A continuous length of yarn or thread of no set measurement, which is coiled into a collapsible coil obtained by winding a definite number of turns on a reel with a set circumference.  The circumference of the reel can measure a yard or a metre, 45 inches or 60 inches depending on the type of textile trade.  Sometimes called a hank.


A thin tube to wind the spun yarn around.


Description of a cotton fibre’s length and fineness. Short staple is less than 25mm. Medium staple is 25 to 30mm. Long staple is 30 to 37mm and extra-long staple (ELS) is 37mm and above.


A yarn measurement in grams per kilometer. A direct decimal count system for describing the linear density (mass per unit length) of fibres, filaments and yarns. The lower the number, the finer the thread. In the U.S. the denier measurement system, is used.


A C-shaped, metal clip that revolves around the ring on a ring spinning frame. It guides the yarn on to the bobbin as twist is inserted into the yarn.


The number of turns about its axis in length of a yarn or textile strand. Twist is expressed as turns per inch (tpi), turns per meter (tpm) or turns per centimeter (tpc). The direction of twist in yarns is indicated by the capital letters S and Z. Yarn is S-twisted if the spirals around its central axis slope in the same direction as in the middle portion of the letter S – to the right. If they are Z twisted, they slope to the left, like the middle section of the Z. The amount of twist in a yarn plays an important part in determining its character – its softness and strength. Variation in twist has considerable effect on the appearance of a fabric and shows in the dyeing and finishing.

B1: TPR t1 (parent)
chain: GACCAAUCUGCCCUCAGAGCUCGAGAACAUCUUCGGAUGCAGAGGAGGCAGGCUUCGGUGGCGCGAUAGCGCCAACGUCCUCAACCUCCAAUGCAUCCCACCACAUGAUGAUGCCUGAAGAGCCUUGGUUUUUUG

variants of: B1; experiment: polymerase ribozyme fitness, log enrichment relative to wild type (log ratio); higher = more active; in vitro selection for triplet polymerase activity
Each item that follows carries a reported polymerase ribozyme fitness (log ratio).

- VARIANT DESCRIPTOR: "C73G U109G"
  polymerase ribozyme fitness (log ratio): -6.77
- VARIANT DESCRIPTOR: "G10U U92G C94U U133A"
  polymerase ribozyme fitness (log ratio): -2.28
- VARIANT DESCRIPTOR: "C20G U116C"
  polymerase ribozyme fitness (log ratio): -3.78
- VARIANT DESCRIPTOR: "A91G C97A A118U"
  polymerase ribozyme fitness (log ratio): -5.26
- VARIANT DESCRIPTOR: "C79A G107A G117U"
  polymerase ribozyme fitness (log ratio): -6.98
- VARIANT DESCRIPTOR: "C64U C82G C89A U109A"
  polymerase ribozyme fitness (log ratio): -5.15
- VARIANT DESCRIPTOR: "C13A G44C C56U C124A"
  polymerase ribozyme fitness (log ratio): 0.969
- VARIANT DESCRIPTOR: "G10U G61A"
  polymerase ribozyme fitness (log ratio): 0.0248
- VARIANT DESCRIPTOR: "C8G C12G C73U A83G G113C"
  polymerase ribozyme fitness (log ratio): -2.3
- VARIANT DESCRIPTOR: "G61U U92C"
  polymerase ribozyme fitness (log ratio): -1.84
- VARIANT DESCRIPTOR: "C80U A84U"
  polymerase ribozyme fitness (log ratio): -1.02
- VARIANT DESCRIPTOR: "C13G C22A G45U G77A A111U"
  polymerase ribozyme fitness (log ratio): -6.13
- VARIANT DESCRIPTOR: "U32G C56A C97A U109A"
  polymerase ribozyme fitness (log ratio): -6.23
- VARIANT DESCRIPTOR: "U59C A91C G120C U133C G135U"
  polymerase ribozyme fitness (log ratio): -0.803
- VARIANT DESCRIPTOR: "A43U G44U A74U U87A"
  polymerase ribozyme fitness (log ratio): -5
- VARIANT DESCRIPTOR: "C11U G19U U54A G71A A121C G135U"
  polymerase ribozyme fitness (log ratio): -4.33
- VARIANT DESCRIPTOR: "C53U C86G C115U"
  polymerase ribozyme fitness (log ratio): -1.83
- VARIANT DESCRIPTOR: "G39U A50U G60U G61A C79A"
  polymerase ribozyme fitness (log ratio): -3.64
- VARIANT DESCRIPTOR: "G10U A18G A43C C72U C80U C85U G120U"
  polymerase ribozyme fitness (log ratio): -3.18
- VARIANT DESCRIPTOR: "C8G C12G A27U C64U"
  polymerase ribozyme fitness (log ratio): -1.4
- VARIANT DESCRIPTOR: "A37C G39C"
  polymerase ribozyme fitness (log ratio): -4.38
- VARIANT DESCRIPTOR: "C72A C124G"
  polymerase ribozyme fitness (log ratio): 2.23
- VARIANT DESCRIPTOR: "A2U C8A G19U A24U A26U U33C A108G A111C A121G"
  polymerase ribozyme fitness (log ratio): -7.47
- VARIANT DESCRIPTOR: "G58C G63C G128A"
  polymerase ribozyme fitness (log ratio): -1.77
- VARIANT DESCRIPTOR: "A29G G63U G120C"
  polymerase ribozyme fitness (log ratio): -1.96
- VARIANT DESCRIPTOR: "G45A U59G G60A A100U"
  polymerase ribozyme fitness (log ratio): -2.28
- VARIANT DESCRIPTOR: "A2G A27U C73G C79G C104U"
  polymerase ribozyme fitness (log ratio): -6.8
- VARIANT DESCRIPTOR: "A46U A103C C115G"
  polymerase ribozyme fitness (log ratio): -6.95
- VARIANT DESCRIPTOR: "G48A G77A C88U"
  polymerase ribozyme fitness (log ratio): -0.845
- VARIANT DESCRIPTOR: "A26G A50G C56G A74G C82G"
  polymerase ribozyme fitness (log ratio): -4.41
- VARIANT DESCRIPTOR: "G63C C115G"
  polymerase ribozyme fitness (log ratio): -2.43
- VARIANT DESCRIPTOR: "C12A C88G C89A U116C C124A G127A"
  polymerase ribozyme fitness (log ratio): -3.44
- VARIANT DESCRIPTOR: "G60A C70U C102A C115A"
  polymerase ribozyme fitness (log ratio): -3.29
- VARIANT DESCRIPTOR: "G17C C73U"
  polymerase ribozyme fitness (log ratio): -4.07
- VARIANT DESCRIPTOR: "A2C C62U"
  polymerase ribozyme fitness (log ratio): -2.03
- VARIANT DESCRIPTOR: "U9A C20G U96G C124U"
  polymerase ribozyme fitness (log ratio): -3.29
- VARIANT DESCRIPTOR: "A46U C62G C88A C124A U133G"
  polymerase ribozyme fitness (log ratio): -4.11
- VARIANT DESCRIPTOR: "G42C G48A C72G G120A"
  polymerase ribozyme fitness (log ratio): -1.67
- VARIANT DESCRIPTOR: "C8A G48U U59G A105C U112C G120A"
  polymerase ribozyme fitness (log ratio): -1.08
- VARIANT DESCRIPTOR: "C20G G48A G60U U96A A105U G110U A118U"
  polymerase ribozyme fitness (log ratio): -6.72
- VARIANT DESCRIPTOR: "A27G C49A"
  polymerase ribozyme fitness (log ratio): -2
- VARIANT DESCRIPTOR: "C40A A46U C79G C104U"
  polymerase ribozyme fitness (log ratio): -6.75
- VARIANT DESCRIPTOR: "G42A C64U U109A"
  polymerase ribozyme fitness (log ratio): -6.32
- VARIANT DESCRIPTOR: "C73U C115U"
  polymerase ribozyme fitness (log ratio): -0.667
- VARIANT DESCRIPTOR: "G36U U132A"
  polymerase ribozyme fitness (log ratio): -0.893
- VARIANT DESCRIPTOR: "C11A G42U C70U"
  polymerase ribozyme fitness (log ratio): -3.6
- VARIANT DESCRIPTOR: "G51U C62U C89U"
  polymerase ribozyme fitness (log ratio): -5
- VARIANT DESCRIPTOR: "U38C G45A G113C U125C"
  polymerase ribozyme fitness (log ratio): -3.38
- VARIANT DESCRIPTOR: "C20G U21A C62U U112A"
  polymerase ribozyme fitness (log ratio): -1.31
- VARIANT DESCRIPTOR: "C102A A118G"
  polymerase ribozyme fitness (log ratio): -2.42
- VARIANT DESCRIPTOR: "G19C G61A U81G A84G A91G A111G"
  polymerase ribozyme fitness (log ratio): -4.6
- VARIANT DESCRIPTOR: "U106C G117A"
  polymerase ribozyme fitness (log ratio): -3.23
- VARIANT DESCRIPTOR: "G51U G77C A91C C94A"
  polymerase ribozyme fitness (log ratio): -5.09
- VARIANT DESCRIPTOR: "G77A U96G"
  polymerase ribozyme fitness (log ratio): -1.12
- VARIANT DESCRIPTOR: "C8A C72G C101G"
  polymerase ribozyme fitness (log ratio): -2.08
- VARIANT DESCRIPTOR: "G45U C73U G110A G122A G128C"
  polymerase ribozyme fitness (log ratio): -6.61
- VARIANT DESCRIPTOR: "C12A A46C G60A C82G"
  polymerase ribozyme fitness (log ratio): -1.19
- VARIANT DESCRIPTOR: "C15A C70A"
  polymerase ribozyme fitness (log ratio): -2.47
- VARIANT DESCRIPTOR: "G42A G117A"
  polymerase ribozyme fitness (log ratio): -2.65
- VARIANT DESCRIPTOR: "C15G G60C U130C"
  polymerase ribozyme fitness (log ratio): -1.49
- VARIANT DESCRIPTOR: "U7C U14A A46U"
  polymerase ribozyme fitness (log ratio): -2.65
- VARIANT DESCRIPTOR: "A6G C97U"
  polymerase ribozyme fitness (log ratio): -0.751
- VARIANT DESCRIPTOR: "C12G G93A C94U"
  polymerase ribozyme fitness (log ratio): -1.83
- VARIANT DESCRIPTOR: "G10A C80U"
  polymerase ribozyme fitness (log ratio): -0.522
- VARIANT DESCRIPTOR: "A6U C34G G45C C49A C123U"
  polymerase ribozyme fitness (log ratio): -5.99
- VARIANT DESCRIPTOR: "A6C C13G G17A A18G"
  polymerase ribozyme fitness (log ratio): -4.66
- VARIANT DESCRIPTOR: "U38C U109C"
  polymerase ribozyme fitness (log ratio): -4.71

upland cotton

Originally this term referred to cotton grown on raised lands that didn’t flood. Now, it means short and medium staple cottons that are the most commonly used cottons.


Threads that run parallel to the loom – the set of lengthwise threads attached to a loom before weaving begins, and through which the weft is woven.


Crossing warp and weft threads to make cloth.


Threads that run at right angles to the warp. The weft is the yarn that is woven back and forth through the warp to make cloth.


Creating bobbins or spools of yarn.


A spun thread.